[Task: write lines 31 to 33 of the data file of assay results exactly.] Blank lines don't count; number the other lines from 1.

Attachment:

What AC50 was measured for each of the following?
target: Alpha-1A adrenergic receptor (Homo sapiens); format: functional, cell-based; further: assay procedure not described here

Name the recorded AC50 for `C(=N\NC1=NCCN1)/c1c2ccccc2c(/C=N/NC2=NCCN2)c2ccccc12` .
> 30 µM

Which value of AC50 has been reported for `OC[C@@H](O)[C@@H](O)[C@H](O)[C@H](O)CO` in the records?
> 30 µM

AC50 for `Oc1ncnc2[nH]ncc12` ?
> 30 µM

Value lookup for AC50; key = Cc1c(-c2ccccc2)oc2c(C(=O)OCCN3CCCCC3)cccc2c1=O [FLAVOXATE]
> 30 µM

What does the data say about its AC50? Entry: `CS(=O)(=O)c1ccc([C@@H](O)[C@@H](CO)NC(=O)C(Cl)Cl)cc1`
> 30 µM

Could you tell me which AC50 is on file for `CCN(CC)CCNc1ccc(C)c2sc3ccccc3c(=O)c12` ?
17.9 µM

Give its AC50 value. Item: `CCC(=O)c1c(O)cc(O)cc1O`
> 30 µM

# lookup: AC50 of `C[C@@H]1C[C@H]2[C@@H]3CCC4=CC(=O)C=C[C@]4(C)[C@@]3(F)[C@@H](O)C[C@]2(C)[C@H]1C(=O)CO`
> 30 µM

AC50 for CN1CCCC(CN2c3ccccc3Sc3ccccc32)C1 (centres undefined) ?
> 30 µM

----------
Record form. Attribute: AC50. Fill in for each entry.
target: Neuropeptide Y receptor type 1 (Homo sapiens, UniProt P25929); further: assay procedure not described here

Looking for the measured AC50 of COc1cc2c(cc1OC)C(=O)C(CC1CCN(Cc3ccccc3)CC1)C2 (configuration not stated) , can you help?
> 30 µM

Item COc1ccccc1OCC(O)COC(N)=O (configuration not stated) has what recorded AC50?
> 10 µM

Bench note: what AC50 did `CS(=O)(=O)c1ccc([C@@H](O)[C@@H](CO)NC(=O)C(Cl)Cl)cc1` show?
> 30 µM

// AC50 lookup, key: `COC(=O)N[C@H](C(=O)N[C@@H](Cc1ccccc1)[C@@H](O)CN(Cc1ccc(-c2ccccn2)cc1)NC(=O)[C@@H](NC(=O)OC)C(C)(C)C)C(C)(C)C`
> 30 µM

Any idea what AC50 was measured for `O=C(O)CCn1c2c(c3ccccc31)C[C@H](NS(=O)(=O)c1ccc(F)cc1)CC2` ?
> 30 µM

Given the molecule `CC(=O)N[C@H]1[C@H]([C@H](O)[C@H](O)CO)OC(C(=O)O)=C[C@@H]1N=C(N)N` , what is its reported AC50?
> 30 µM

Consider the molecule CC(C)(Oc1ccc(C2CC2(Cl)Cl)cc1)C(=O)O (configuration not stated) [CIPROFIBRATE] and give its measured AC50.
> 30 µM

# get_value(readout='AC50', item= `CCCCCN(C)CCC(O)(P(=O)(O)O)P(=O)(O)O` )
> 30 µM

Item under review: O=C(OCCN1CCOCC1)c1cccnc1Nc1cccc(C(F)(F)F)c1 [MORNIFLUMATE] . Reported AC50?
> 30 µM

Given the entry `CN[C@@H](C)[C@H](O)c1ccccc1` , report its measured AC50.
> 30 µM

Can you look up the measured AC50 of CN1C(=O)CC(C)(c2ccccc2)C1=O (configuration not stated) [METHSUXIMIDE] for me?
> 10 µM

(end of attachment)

> 30 µM

Any idea what AC50 was measured for `O=C(O)CCn1c2c(c3ccccc31)C[C@H](NS(=O)(=O)c1ccc(F)cc1)CC2` ?
> 30 µM